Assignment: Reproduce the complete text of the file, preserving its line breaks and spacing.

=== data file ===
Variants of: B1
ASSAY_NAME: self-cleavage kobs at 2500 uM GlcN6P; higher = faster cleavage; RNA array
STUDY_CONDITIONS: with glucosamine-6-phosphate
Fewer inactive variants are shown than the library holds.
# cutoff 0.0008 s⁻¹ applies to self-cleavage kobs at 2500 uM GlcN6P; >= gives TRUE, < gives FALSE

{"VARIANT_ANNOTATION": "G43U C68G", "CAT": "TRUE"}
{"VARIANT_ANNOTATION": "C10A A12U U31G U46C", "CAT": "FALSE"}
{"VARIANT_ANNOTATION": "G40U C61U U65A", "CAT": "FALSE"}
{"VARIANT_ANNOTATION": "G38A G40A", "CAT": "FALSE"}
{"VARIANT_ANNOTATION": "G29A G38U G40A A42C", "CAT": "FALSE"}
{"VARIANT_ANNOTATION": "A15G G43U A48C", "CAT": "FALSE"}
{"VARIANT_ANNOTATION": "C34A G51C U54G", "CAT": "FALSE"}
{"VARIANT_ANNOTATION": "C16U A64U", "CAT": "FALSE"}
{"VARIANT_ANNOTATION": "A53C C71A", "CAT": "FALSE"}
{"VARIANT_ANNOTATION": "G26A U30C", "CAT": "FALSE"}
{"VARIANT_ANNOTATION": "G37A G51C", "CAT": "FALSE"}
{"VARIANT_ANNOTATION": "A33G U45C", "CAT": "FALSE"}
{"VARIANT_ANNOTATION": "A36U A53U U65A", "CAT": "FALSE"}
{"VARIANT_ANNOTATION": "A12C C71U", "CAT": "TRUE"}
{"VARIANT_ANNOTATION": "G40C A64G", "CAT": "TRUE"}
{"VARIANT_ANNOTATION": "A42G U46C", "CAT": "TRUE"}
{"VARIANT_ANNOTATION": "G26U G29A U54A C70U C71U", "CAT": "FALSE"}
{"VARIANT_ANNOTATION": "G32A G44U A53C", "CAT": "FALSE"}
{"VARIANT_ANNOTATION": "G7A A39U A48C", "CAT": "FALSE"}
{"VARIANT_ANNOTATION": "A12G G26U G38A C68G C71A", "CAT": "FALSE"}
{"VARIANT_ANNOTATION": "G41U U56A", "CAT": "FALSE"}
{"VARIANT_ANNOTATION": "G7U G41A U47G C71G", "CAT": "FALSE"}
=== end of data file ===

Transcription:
Variants of: B1
ASSAY_NAME: self-cleavage kobs at 2500 uM GlcN6P; higher = faster cleavage; RNA array
STUDY_CONDITIONS: with glucosamine-6-phosphate
Fewer inactive variants are shown than the library holds.
# cutoff 0.0008 s⁻¹ applies to self-cleavage kobs at 2500 uM GlcN6P; >= gives TRUE, < gives FALSE

{"VARIANT_ANNOTATION": "G43U C68G", "CAT": "TRUE"}
{"VARIANT_ANNOTATION": "C10A A12U U31G U46C", "CAT": "FALSE"}
{"VARIANT_ANNOTATION": "G40U C61U U65A", "CAT": "FALSE"}
{"VARIANT_ANNOTATION": "G38A G40A", "CAT": "FALSE"}
{"VARIANT_ANNOTATION": "G29A G38U G40A A42C", "CAT": "FALSE"}
{"VARIANT_ANNOTATION": "A15G G43U A48C", "CAT": "FALSE"}
{"VARIANT_ANNOTATION": "C34A G51C U54G", "CAT": "FALSE"}
{"VARIANT_ANNOTATION": "C16U A64U", "CAT": "FALSE"}
{"VARIANT_ANNOTATION": "A53C C71A", "CAT": "FALSE"}
{"VARIANT_ANNOTATION": "G26A U30C", "CAT": "FALSE"}
{"VARIANT_ANNOTATION": "G37A G51C", "CAT": "FALSE"}
{"VARIANT_ANNOTATION": "A33G U45C", "CAT": "FALSE"}
{"VARIANT_ANNOTATION": "A36U A53U U65A", "CAT": "FALSE"}
{"VARIANT_ANNOTATION": "A12C C71U", "CAT": "TRUE"}
{"VARIANT_ANNOTATION": "G40C A64G", "CAT": "TRUE"}
{"VARIANT_ANNOTATION": "A42G U46C", "CAT": "TRUE"}
{"VARIANT_ANNOTATION": "G26U G29A U54A C70U C71U", "CAT": "FALSE"}
{"VARIANT_ANNOTATION": "G32A G44U A53C", "CAT": "FALSE"}
{"VARIANT_ANNOTATION": "G7A A39U A48C", "CAT": "FALSE"}
{"VARIANT_ANNOTATION": "A12G G26U G38A C68G C71A", "CAT": "FALSE"}
{"VARIANT_ANNOTATION": "G41U U56A", "CAT": "FALSE"}
{"VARIANT_ANNOTATION": "G7U G41A U47G C71G", "CAT": "FALSE"}